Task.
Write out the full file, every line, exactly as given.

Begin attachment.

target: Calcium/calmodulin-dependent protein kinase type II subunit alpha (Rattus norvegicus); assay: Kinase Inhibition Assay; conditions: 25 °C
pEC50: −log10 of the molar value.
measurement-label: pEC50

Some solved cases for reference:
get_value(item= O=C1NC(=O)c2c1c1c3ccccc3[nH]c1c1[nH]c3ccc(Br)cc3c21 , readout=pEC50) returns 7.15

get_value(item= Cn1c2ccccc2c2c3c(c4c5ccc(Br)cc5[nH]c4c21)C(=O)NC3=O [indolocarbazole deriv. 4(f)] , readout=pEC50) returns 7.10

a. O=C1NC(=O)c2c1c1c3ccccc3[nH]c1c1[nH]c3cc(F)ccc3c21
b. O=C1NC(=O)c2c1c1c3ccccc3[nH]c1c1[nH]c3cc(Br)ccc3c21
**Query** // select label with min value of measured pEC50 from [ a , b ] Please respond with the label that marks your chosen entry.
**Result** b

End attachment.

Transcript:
target: Calcium/calmodulin-dependent protein kinase type II subunit alpha (Rattus norvegicus); assay: Kinase Inhibition Assay; conditions: 25 °C
pEC50: −log10 of the molar value.
measurement-label: pEC50

Some solved cases for reference:
get_value(item= O=C1NC(=O)c2c1c1c3ccccc3[nH]c1c1[nH]c3ccc(Br)cc3c21 , readout=pEC50) returns 7.15

get_value(item= Cn1c2ccccc2c2c3c(c4c5ccc(Br)cc5[nH]c4c21)C(=O)NC3=O [indolocarbazole deriv. 4(f)] , readout=pEC50) returns 7.10

a. O=C1NC(=O)c2c1c1c3ccccc3[nH]c1c1[nH]c3cc(F)ccc3c21
b. O=C1NC(=O)c2c1c1c3ccccc3[nH]c1c1[nH]c3cc(Br)ccc3c21
**Query** // select label with min value of measured pEC50 from [ a , b ] Please respond with the label that marks your chosen entry.
**Result** b